I agreed completely with him, but my heart contracted as I anticipated the pain that Kalonji was going to feel; and I, his mom would not be there to prepare him or comfort him. Unfortunately, I did not even suggest to my mother that Ibuprofen be administered before he went for his evaluation. Wow, sometimes it is so hard to be a mom and a doctor at the same time!  No wonder we are not supposed to treat our loved ones. It is difficult to think rationally and be objective where loved ones are concerned.

So after that, I went upstairs to attend to an emergency patient. A family had called me at 4:30pm with their ill toddler, but I explained to them that I would not be available until after 6pm due to a prior obligation.  I just felt that I had to be available for my mother, the specialist and my son at that time.  During the time I attended to my little patient, I could not help but think of Kalonji getting his little wrist yanked into place and a cast placed on it. The doctor told me that he would have to keep the cast on for 3 weeks, which would result in him removing it 2 days after he comes home.

Afterwards, I kept waiting and waiting to hear from my mom to find out how the procedure went and how Kalonji did.  I waited until 8pm, over 1 ½ hours later and I texted twice, no response. I called the home phone, the Skype numbers, and no answer. By that time my imagination took over, and I thought the worst. Maybe he refused to let the procedure be done; maybe he fainted… etc. etc.  The imagination is a powerful thing I realize, but maybe not as logical as we would always like it to be. In desperation, I texted my little sister, Katerina, whom I usually text when I can’t get in touch with my folks or don’t know what is going on in the family. Thank God for the younger generation, as they are always, always connected to and easily reached by technology and social media.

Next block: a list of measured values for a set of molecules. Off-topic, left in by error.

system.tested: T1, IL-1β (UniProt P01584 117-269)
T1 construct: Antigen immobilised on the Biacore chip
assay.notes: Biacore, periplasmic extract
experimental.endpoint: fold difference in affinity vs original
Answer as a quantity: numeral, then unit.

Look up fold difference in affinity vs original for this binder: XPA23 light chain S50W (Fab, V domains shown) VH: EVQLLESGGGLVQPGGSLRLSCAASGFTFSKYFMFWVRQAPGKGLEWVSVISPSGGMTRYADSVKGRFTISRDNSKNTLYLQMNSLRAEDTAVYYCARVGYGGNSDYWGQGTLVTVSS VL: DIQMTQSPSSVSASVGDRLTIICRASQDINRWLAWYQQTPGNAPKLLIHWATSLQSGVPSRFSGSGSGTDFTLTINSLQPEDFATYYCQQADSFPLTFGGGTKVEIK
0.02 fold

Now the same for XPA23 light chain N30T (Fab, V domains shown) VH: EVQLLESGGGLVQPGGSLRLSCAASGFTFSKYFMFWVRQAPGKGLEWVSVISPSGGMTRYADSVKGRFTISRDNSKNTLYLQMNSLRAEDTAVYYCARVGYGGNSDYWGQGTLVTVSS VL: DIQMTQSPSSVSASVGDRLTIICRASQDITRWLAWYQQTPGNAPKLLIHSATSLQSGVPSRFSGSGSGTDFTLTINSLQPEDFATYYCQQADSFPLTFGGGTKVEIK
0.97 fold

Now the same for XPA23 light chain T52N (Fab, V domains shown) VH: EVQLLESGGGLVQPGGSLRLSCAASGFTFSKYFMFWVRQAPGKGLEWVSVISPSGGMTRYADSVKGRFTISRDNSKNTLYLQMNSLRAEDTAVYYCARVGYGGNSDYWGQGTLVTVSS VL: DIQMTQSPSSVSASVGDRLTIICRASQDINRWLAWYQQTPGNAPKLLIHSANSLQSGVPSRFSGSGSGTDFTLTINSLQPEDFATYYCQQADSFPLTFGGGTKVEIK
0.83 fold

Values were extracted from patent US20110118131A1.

A few minutes later, my mom called me on Skype. She apologized that she did not get back to me afterwards, but reassured me that all went well. They were so tired and hungry after the whole ordeal that they ate Chinese food and were resting in the living room. I was able to see my son stretched out on the couch with his upper body cuddled in my mom’s arms. I was able to hear his little voice and I felt so much better.  This parenting thing is not easy, but I would not give it up for the world. 

Kalonji, age 8 in his red cast posing in his grandparents' living-room in Randallstown, Maryland

Kalonji, age 8 in his red cast posing in his grandparents' living-room in Randallstown, Maryland

Since he has gotten his arm reduced and in the cast, Kalonji is so much happier. He is pain free and able to move his elbow and fingers easily. He is back to being his active self.  Yesterday, he went back to camp. They transferred him from All Sports camp to Senior camp, which has more variety and he will be able to participate in more of the activities, such as painting, computer, playing games etc.

He had a good first day, and even made a goal playing soccer. I smiled to myself, as I imagine the kids gave him a wide berth because of his cast, making it easier for him to make a goal. I just congratulated him and told him how much I loved him, and how happy I am that he is having such a great time. I finally feel back to normal myself.